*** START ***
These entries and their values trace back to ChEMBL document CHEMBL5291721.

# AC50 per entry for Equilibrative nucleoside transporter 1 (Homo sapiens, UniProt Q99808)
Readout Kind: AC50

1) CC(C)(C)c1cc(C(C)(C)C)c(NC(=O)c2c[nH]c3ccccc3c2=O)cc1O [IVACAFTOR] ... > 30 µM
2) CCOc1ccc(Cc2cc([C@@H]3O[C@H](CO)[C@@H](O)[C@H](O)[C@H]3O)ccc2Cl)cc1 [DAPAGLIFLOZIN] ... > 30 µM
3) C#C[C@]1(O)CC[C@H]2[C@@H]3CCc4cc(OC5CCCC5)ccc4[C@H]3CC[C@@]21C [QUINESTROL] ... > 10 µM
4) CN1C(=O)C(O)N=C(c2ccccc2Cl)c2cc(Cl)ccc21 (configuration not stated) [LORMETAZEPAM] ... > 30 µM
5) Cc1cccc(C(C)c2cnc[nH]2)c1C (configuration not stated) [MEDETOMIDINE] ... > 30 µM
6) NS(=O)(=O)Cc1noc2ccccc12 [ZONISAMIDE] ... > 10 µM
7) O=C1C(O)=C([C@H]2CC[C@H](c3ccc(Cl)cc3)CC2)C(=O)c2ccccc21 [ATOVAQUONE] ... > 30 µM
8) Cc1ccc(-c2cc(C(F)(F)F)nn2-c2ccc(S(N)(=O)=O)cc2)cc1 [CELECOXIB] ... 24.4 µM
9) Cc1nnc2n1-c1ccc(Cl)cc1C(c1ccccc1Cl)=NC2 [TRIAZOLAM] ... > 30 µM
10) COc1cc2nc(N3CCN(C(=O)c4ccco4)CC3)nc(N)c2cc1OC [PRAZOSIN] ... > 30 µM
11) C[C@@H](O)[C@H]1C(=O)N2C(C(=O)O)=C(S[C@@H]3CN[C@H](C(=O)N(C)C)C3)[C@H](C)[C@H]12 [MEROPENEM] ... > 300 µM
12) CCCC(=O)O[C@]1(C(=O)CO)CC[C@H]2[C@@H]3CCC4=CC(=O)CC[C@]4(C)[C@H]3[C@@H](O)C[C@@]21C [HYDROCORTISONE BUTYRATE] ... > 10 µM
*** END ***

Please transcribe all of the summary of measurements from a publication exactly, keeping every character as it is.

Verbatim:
These entries and their values trace back to ChEMBL document CHEMBL5291721.

# AC50 per entry for Equilibrative nucleoside transporter 1 (Homo sapiens, UniProt Q99808)
Readout Kind: AC50

1) CC(C)(C)c1cc(C(C)(C)C)c(NC(=O)c2c[nH]c3ccccc3c2=O)cc1O [IVACAFTOR] ... > 30 µM
2) CCOc1ccc(Cc2cc([C@@H]3O[C@H](CO)[C@@H](O)[C@H](O)[C@H]3O)ccc2Cl)cc1 [DAPAGLIFLOZIN] ... > 30 µM
3) C#C[C@]1(O)CC[C@H]2[C@@H]3CCc4cc(OC5CCCC5)ccc4[C@H]3CC[C@@]21C [QUINESTROL] ... > 10 µM
4) CN1C(=O)C(O)N=C(c2ccccc2Cl)c2cc(Cl)ccc21 (configuration not stated) [LORMETAZEPAM] ... > 30 µM
5) Cc1cccc(C(C)c2cnc[nH]2)c1C (configuration not stated) [MEDETOMIDINE] ... > 30 µM
6) NS(=O)(=O)Cc1noc2ccccc12 [ZONISAMIDE] ... > 10 µM
7) O=C1C(O)=C([C@H]2CC[C@H](c3ccc(Cl)cc3)CC2)C(=O)c2ccccc21 [ATOVAQUONE] ... > 30 µM
8) Cc1ccc(-c2cc(C(F)(F)F)nn2-c2ccc(S(N)(=O)=O)cc2)cc1 [CELECOXIB] ... 24.4 µM
9) Cc1nnc2n1-c1ccc(Cl)cc1C(c1ccccc1Cl)=NC2 [TRIAZOLAM] ... > 30 µM
10) COc1cc2nc(N3CCN(C(=O)c4ccco4)CC3)nc(N)c2cc1OC [PRAZOSIN] ... > 30 µM
11) C[C@@H](O)[C@H]1C(=O)N2C(C(=O)O)=C(S[C@@H]3CN[C@H](C(=O)N(C)C)C3)[C@H](C)[C@H]12 [MEROPENEM] ... > 300 µM
12) CCCC(=O)O[C@]1(C(=O)CO)CC[C@H]2[C@@H]3CCC4=CC(=O)CC[C@]4(C)[C@H]3[C@@H](O)C[C@@]21C [HYDROCORTISONE BUTYRATE] ... > 10 µM